New Book! Stand: Christianity vs. Social Justice

Stand header

The following is Owen Strachan’s foreword to the upcoming G3 Press book by Jon Benzinger. You can pre-order at a special discounted rate here.

The Bible is not a boring or tame book. It’s actually pretty wild. It contains an epic war between good and evil, and this war unfolds through numerous dramatic face-offs between the people of God and the people of Satan. Moses before Pharoah; David against Goliath; Christ against Satan; and Elijah against 450 prophets of Baal. It was the worst of times, Elijah’s day. Yet he did not go silent. He saw that the nation of Israel was being taken over by godlessness. He watched the people drift into idolatry. So, in God’s providence, Elijah called a show-down between Baal’s priests and himself. A conflict and confrontation for the ages, this was.

Two offerings would be prepared, one to Baal, and one to God. The people would have to choose their way depending on which being answered. This is what we hear Elijah saying in 1 Kings 18:21, a passage that echoes in our day:

And Elijah came near to all the people and said, “How long will you go limping between two different opinions? If the LORD is God, follow him; but if Baal, then follow him.” And the people did not answer him a word.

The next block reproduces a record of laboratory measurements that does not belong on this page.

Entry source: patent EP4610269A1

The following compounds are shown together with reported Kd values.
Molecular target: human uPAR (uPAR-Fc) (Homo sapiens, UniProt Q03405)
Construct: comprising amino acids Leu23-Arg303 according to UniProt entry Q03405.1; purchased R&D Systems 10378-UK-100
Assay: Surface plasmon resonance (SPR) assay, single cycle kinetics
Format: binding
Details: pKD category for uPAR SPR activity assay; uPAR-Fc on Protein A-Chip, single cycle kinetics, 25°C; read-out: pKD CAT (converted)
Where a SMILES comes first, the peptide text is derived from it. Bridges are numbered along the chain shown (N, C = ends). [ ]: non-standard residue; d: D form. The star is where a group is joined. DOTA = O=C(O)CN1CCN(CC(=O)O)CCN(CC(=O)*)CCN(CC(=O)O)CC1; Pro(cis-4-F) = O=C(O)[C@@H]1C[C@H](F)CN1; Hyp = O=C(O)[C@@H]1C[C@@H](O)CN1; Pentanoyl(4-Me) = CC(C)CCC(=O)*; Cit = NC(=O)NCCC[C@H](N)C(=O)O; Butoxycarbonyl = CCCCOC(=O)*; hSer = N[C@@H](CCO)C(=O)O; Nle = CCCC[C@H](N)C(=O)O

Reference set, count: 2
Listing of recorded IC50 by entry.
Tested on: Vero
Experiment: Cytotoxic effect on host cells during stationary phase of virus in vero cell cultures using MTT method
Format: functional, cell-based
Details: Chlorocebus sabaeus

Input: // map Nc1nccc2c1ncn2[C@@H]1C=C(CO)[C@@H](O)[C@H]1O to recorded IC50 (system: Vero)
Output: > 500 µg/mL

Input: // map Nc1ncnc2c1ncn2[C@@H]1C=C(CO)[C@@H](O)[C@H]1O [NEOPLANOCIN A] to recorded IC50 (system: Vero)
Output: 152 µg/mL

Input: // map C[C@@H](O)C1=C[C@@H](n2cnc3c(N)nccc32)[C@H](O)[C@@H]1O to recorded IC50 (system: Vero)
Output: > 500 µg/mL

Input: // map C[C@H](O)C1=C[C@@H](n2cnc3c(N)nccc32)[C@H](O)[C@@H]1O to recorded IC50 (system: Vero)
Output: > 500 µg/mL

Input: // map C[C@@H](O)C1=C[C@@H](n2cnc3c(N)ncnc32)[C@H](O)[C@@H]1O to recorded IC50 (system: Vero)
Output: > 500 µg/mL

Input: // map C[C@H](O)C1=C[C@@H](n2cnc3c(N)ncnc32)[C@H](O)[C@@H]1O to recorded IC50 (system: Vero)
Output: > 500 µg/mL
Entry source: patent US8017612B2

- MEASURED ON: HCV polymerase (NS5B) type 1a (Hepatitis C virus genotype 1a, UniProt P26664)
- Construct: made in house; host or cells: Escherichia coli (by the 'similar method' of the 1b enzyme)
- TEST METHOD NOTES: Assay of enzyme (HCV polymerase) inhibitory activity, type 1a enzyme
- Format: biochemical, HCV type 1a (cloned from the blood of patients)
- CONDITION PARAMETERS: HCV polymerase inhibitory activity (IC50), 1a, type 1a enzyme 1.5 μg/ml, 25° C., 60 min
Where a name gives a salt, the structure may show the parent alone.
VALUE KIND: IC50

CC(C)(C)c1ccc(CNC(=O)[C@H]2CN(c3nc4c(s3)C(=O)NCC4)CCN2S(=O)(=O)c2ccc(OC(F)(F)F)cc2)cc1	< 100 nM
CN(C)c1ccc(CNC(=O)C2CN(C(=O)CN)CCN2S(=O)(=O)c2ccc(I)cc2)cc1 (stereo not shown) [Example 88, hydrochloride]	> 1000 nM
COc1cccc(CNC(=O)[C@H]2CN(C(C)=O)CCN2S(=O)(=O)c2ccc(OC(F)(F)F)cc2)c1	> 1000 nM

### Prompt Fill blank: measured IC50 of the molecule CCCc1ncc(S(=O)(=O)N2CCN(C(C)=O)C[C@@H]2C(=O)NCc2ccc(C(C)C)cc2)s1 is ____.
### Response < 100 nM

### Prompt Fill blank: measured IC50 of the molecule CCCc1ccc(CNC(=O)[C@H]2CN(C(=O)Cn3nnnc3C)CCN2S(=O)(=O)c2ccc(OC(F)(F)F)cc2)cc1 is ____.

We know the rest of the story. The Baal-followers heard nothing from Baal, while fire fell from heaven as the Lord answered righteous Elijah. The truth won out that day. Elijah had taken his stand, and the Lord God vindicated him.

We are in no less a convulsive moment today. As Jon Benzinger’s excellent short book Stand shows, we are in a time for standing. The false gospel of wokeness and social justice is advancing everywhere around us. Few know what is happening; fewer still speak against this godless ideology. Like a shadow creeping over a sunlit mountain pasture, Marxist social justice is now overtaking true biblical justice. People are being told they’re complicit in “white supremacy” based not on their actions or words, but the color of their skin. The entire public order, we are told further, is infested with “systemic racism,” a terrible poison that is at once everywhere and nowhere.

This sounds new, but it is not. It is the old “social gospel” with a software update. It is no gospel at all, but an anti-gospel. It teaches as Jon makes clear that minorities in our society are inherently and inescapably oppressed. Then, having diagnosed a false problem, it changes the good news of Christ to focus on social liberation, not spiritual salvation. All must mobilize in this struggle for “social justice,” or else suffer for their unwillingness. How confusing this is, for it is absolutely true that every believer must hate evil, and that our doctrine of justice—as Jon shows in spades—is rich and textured in extremity. True biblical justice fights evil, makes way for compassion, and collides head-on with ungodly systems like Marxism. (Marxism is history’s most successful bad idea, having led to the deaths of some 100 million people globally).